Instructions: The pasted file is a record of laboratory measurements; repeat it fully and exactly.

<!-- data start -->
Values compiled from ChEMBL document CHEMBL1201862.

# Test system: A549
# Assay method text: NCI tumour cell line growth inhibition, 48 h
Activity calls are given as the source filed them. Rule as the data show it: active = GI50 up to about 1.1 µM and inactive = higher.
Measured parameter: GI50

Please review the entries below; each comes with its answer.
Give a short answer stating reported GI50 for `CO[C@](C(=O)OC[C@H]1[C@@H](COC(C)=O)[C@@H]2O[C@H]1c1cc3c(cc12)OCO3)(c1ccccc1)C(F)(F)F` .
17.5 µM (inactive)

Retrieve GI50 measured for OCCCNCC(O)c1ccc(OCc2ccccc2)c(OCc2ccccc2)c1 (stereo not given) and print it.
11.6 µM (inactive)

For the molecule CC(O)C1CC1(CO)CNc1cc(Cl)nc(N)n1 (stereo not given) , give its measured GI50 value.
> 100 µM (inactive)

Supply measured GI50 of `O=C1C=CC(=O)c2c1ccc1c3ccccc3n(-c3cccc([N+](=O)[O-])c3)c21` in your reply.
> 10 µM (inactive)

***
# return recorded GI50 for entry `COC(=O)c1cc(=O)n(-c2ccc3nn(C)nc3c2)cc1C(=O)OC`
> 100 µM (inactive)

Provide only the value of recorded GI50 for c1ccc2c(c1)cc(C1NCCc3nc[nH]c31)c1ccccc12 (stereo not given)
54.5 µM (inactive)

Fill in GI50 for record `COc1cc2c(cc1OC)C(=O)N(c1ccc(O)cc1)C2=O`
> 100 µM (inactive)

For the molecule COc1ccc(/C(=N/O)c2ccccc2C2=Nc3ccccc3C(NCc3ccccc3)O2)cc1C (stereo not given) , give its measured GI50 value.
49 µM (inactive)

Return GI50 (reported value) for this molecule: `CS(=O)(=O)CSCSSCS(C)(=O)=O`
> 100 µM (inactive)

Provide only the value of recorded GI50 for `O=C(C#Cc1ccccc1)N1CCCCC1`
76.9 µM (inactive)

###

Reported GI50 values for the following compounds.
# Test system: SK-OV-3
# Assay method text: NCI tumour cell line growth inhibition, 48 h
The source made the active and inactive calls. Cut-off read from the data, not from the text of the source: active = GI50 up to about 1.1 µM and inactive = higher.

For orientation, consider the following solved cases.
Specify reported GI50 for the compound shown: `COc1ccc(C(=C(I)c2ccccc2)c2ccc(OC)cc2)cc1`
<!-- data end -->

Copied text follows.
Values compiled from ChEMBL document CHEMBL1201862.

# Test system: A549
# Assay method text: NCI tumour cell line growth inhibition, 48 h
Activity calls are given as the source filed them. Rule as the data show it: active = GI50 up to about 1.1 µM and inactive = higher.
Measured parameter: GI50

Please review the entries below; each comes with its answer.
Give a short answer stating reported GI50 for `CO[C@](C(=O)OC[C@H]1[C@@H](COC(C)=O)[C@@H]2O[C@H]1c1cc3c(cc12)OCO3)(c1ccccc1)C(F)(F)F` .
17.5 µM (inactive)

Retrieve GI50 measured for OCCCNCC(O)c1ccc(OCc2ccccc2)c(OCc2ccccc2)c1 (stereo not given) and print it.
11.6 µM (inactive)

For the molecule CC(O)C1CC1(CO)CNc1cc(Cl)nc(N)n1 (stereo not given) , give its measured GI50 value.
> 100 µM (inactive)

Supply measured GI50 of `O=C1C=CC(=O)c2c1ccc1c3ccccc3n(-c3cccc([N+](=O)[O-])c3)c21` in your reply.
> 10 µM (inactive)

***
# return recorded GI50 for entry `COC(=O)c1cc(=O)n(-c2ccc3nn(C)nc3c2)cc1C(=O)OC`
> 100 µM (inactive)

Provide only the value of recorded GI50 for c1ccc2c(c1)cc(C1NCCc3nc[nH]c31)c1ccccc12 (stereo not given)
54.5 µM (inactive)

Fill in GI50 for record `COc1cc2c(cc1OC)C(=O)N(c1ccc(O)cc1)C2=O`
> 100 µM (inactive)

For the molecule COc1ccc(/C(=N/O)c2ccccc2C2=Nc3ccccc3C(NCc3ccccc3)O2)cc1C (stereo not given) , give its measured GI50 value.
49 µM (inactive)

Return GI50 (reported value) for this molecule: `CS(=O)(=O)CSCSSCS(C)(=O)=O`
> 100 µM (inactive)

Provide only the value of recorded GI50 for `O=C(C#Cc1ccccc1)N1CCCCC1`
76.9 µM (inactive)

###

Reported GI50 values for the following compounds.
# Test system: SK-OV-3
# Assay method text: NCI tumour cell line growth inhibition, 48 h
The source made the active and inactive calls. Cut-off read from the data, not from the text of the source: active = GI50 up to about 1.1 µM and inactive = higher.

For orientation, consider the following solved cases.
Specify reported GI50 for the compound shown: `COc1ccc(C(=C(I)c2ccccc2)c2ccc(OC)cc2)cc1`